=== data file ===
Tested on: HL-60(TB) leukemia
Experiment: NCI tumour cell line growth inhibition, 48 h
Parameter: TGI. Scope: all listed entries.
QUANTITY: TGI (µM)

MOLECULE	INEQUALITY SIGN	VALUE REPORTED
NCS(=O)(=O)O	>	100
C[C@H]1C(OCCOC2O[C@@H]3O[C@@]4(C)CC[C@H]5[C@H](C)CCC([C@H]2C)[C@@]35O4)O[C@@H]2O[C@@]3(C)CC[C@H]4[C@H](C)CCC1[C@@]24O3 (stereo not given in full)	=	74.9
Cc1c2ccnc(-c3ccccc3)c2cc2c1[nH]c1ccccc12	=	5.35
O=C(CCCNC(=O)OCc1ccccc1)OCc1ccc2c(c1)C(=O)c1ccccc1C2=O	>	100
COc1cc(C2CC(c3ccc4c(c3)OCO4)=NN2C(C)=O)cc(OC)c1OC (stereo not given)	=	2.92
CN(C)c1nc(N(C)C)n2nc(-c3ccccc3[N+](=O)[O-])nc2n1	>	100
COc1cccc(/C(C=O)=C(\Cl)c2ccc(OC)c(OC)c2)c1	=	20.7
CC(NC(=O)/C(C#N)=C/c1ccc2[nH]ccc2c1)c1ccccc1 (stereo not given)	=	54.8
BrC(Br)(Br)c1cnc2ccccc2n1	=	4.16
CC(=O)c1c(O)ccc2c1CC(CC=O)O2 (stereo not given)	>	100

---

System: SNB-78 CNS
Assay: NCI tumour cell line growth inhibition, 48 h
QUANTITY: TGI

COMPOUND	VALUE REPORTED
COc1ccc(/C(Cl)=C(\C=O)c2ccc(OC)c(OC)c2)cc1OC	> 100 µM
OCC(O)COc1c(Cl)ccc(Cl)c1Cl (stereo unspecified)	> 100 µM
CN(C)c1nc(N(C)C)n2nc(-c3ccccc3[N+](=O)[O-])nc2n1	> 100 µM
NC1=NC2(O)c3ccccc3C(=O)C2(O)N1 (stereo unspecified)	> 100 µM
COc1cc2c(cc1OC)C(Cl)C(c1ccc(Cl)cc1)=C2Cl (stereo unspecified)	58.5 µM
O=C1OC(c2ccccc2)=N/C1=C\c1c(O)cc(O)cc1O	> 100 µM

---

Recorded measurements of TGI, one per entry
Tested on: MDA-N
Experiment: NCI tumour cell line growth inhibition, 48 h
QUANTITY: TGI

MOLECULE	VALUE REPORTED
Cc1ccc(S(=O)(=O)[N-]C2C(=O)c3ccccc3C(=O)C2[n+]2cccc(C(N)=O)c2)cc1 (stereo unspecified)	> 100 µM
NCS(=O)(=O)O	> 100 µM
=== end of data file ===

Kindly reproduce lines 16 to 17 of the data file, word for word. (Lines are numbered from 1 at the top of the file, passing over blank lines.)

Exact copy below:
---

System: SNB-78 CNS